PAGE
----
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Due to the respiratory function of the nasal passage, it has been suggested that abnormal nasal anatomy can worsen asthma symptoms for some individuals. This effect is highly dependent on the type of nasal abnormality and the type of symptoms experienced. Research on this topic has increasingly used medical imaging modalities requiring large sample sizes, which has proven difficult and slow to yield results due to the time and effort involved. This study evaluates a novel method for automating the alignment of cranial CT scans to more quickly discover nasal abnormalities associated with asthma.

The method involved in aligning the cranial CT scans was a subroutine for the NIH-funded 3D Slicer program. This subroutine takes CT scans and aligns them into the Frankfort Horizontal plane so that they can be morphometrically assessed in further detail.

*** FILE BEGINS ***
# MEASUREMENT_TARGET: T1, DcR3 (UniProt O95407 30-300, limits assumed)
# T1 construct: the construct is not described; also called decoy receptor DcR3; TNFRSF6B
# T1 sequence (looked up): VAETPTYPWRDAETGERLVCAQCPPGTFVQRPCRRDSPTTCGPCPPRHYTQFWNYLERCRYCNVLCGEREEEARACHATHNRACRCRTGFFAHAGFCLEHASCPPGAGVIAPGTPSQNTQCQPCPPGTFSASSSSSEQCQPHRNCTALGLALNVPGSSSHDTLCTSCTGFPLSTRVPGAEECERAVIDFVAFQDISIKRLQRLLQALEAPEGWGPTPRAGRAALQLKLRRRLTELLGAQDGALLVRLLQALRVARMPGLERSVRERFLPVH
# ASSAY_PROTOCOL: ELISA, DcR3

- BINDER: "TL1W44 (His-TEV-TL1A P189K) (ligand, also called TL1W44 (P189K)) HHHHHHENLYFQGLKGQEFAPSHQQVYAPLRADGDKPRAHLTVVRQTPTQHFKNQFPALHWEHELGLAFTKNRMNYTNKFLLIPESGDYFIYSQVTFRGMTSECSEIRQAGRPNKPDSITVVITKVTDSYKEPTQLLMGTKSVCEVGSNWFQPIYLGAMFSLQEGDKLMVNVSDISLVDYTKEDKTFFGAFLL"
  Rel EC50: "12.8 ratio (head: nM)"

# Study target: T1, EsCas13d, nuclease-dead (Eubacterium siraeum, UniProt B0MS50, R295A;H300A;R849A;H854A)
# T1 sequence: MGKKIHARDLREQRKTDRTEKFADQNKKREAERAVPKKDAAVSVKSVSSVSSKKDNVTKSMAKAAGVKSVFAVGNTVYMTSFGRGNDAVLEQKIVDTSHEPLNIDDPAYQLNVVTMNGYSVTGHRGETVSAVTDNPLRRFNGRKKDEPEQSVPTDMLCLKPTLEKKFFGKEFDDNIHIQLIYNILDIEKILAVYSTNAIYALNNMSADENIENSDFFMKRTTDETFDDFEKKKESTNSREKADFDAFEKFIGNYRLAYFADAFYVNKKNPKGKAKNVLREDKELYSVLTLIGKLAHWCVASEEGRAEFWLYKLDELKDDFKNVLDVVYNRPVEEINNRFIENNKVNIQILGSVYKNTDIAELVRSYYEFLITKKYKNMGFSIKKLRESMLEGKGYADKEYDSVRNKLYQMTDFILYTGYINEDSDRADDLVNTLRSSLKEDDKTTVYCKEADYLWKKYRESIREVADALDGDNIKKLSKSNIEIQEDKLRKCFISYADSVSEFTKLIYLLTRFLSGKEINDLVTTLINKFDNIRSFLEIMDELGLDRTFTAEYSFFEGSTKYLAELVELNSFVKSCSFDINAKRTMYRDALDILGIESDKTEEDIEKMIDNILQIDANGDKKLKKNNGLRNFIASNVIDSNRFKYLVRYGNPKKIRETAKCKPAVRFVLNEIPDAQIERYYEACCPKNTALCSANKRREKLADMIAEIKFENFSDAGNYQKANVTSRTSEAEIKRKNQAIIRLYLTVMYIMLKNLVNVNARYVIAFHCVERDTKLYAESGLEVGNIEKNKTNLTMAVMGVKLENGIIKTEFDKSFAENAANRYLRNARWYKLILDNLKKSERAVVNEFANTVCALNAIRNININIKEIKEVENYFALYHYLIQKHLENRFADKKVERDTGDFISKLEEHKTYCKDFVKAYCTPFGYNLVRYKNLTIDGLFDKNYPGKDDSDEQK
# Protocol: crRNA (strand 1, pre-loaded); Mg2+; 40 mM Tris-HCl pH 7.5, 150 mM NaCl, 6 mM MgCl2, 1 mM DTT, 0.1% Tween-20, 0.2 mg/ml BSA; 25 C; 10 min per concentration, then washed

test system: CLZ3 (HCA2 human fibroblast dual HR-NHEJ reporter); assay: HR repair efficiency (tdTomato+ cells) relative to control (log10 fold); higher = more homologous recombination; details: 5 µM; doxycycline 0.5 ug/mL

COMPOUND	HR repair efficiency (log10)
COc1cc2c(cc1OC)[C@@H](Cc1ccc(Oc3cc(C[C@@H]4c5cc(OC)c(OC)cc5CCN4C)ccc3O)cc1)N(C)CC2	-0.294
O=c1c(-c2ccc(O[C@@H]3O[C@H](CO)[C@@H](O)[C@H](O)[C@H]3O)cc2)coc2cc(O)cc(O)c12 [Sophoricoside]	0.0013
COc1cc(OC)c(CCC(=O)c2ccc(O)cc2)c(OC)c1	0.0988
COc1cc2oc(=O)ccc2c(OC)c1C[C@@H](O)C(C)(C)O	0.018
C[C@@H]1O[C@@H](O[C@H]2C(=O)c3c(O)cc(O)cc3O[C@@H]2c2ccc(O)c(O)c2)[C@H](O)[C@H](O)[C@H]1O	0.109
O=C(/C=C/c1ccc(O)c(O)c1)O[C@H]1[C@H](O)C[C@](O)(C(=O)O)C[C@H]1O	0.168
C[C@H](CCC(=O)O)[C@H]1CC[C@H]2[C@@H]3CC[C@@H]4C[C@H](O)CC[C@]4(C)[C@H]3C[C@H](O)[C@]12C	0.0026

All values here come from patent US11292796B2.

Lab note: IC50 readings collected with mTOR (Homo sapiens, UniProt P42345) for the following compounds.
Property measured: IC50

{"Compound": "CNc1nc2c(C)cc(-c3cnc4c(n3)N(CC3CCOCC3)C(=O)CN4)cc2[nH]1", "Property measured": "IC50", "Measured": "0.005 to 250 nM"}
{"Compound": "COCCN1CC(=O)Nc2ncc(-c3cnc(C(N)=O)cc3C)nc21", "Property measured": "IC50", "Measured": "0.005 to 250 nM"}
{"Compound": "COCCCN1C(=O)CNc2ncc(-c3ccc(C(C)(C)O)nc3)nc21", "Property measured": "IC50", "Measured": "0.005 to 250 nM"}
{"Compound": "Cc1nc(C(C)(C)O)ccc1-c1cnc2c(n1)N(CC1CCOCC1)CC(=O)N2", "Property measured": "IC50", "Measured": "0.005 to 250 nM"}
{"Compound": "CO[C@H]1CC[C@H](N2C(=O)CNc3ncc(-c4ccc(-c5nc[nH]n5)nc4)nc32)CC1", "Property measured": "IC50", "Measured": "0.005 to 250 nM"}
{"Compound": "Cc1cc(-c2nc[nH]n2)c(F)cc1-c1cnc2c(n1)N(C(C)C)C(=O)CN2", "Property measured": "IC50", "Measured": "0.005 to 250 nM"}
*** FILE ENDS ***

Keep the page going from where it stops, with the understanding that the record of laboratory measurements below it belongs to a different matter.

CT scans were drawn from 5,221 asthma and control cohorts from Fort Worth, Texas. Each scan was manually aligned to the Frankfort Horizontal plane and processed using the new python-based alignment subroutine. The subroutine resulted in a 60% reduction in alignment time and improved accuracy due to the ease in locating three key fiducial landmarks.

This significant improvement in time spent aligning CT scans is a great leap forward in our ability to analyze CT scans for morphometric anomalies. This intervention may result in easier clinical analysis, opening new horizons for further research, which would otherwise be too time-consuming to perform [1].


[1] Das, S., Maddux, S., & Kim, S. (2020, December). Nasal morphology and health disparities in asthma: A study assessing semi-automated tools for processing computed tomography scans in 3D morphometric research [Poster]. Research Appreciation Day. The University of North Texas Health Science Center. https://hdl.handle.net/20.500.12503/30382

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